Just before the summer holidays began BT wrote to every head teacher in South Tyneside inviting their pupils to take part in an art competition to mark the opening of the new BT Building, the theme for the students to follow is what they think the riverside area will eventually look like after the regeneration and rebuilding processes are complete, this is future stakeholding at work tying in the imagination of youngsters and encouraging them to take a view of the future look of their town, it is to be applauded. Winners will see their work framed and mounted inside this new business centre and be taken on a tour of the building at the official opening event, their will also be cash prizes for the winning schools. I seem to recall that this was one of the first suggestions that I made to development officers at the first of their road shows in 2007, a good point here being that it is both important and rewarding to take some part in the consultation process rather than ignoring it.

This is a major redevelopment in South Shields and covers a huge area of riverside frontage from the Market area all the way along to the old Readhead’s shipyard (Aker McNulty as it is now) and so far there has been NO political objections in principle to the proposals and designs so far formulated, it would be an almighty shame now for some local councillors to start bawling and shouting now that the first major building is almost completed, they have had ample opportunity to make their views heard over the last four years, and if they had nothing to contribute over that period then it shows they were incapable of even looking at the horizon, let alone past it!`As for the respondents to articles in The Shields Gazette recently, they must be blinkered and completely ignorant of the plans that have slowly developed over recent years, and clearly they have NOT taken any interest in how those plans were arrived at, it worries me greatly that their pretty silly objections may gain some sort of credence through a wider online readership, I do NOT feel that they are representative of the majority of residents in South Shields or South Tyneside who, I believe, will come to like the new more modern ambience that our riverside will provide in due course.

Surely when it comes to riverside views they do not want to go back to the good old days of this?

Church Walk, South Shields

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Written by curly

September 5, 2011 at 9:28 am

Wouldhave House, South Shields

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wouldhave house south shieldsWhy all of the big fuss?

I cannot understand why the decision of South Tyneside Council to demolish Wouldhave House in the Market Place, South Shields has caused such verbose reaction amongst some of the regular readers of The Shields Gazette (from whom I link to this picture). It is an eyesore, it belongs in a bygone era when buildings needed to be erected quickly and cheaply after wartime damage, function was of far more importance than style or context, and for many years two sides of our Market Place have looked distinctly “out of place”. It’s architecture resembles post war East Germany and we were left with buildings that one could not in all honestly be proud of, but they served a purpose.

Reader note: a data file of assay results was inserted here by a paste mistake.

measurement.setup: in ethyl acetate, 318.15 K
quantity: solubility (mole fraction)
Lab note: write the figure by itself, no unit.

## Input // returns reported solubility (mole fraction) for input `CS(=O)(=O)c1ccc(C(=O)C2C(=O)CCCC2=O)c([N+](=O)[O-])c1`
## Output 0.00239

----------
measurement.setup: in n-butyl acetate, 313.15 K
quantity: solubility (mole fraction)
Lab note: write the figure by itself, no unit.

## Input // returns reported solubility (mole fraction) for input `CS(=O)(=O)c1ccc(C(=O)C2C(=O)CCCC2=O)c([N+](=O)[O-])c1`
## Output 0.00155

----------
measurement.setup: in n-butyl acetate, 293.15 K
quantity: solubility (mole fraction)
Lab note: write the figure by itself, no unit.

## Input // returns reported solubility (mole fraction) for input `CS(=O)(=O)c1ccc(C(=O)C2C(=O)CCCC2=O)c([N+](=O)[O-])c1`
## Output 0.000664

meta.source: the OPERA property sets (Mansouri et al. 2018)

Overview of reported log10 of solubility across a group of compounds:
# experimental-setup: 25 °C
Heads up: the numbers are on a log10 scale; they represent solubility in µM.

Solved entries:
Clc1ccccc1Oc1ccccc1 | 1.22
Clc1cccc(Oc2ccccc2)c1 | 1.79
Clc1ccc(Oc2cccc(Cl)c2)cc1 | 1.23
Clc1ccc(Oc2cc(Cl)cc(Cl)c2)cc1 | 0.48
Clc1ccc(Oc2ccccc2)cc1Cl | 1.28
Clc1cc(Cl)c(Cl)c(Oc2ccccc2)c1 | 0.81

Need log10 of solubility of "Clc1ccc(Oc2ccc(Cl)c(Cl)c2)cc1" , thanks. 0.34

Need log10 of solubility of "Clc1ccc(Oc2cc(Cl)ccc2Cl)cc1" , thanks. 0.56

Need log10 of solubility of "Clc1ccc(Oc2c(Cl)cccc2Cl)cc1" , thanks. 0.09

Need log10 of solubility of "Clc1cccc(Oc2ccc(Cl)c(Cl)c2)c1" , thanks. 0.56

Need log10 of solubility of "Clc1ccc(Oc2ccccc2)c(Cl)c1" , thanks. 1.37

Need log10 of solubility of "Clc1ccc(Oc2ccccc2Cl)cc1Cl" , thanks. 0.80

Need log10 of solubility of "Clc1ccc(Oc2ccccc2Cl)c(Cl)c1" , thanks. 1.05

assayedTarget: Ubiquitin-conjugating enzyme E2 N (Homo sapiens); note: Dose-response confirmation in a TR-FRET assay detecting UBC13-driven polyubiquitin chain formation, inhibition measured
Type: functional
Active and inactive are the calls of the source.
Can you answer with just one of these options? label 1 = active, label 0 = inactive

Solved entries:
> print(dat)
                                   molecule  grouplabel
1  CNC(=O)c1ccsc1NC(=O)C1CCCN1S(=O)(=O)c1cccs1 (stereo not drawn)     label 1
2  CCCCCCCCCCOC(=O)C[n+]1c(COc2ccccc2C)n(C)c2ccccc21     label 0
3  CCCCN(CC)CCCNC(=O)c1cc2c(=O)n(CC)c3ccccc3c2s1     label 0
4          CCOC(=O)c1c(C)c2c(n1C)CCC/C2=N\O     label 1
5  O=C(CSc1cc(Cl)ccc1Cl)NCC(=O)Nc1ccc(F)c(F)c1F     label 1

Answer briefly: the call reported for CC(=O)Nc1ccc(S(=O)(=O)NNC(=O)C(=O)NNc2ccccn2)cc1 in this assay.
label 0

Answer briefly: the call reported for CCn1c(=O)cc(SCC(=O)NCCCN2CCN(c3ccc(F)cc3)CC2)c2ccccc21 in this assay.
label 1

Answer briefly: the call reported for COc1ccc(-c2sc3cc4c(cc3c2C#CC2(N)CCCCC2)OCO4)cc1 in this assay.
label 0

The regeneration of the riverside and the Rekendyke Ward has been something that this council of ours, and this blog, have been talking about for at least four years now, and only recently are we starting to see some solid forms rising on land that has been under-used, I actually believe that many of us will eventually get to like the design of the new BT South Tyneside HQ on Harton Staithes, its overall shape evokes the history of the river and its strong links to shipbuilding and repair, especially being so close to docks that once thrived with activity. Its two triangular shaped frontages resemble two giant hulls and point in the general direction of the two docks , Brigham and Cowans and Middle Dock, which operated nearby. We also have a new supermarket in Coronation Street which sympathetically matches the designs of new shops in Waterloo Square and the BT building (many square panels of glass.)

Houses are in the process of being constructed opposite the site of the old Eureka public house in Frederick Street, and much land has been cleared ready for development along the riverside former site of Middle Docks and the former site of Plessey/Circatex. It is good to see, at last, that some progress is being seen to be made, one constant criticism I have made of South Tyneside Labour Council has been its ability to drag its feet on town development, although I must concede in this case that many parcels of land needed to be bought up to make available for developers and this does take some time.

I wonder how many of the verbose critics in the local paper took the time to involve themselves in the consultations which began in 2007 and offered some views or opinions as to how they wanted the future shape of South Shields to evolve?  I wonder too if the constant shrill calls for free car parking are really the answer that we all seek to regenerating the borough’s economic viability and our ability to attract and retain visitors, I think that we have already proven that our parking charges are modest in comparison with our neighbours and that new pay and display areas are not succeeding in turning visitors away! You won’t find hundreds of free car parks in North Shields or Tynemouth, but the shops are still there!